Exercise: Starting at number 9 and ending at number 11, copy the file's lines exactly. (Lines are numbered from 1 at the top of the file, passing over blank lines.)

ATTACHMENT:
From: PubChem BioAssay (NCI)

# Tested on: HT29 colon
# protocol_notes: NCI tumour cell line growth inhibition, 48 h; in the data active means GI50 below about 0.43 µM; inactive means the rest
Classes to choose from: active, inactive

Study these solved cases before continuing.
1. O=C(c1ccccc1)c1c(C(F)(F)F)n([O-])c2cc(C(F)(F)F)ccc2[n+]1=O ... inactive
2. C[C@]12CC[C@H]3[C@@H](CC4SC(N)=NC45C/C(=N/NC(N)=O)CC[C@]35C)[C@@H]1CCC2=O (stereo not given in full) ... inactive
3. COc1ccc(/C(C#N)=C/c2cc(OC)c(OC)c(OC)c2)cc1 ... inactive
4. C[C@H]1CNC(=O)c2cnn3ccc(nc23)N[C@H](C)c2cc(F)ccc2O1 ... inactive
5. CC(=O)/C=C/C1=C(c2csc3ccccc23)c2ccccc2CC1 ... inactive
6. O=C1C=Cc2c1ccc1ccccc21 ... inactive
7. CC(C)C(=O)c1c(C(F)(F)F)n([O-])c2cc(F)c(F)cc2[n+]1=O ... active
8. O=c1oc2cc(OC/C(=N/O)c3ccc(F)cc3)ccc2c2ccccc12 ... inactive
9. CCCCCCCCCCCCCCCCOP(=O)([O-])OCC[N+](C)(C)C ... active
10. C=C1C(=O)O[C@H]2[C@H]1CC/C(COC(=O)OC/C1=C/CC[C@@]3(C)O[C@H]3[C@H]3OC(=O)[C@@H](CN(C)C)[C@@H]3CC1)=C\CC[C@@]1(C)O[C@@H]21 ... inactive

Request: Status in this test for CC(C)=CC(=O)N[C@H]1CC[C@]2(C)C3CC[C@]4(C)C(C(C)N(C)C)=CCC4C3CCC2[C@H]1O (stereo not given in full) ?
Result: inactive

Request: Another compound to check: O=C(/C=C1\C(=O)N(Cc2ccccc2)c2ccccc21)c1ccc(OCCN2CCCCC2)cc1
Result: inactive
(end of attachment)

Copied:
4. C[C@H]1CNC(=O)c2cnn3ccc(nc23)N[C@H](C)c2cc(F)ccc2O1 ... inactive
5. CC(=O)/C=C/C1=C(c2csc3ccccc23)c2ccccc2CC1 ... inactive
6. O=C1C=Cc2c1ccc1ccccc21 ... inactive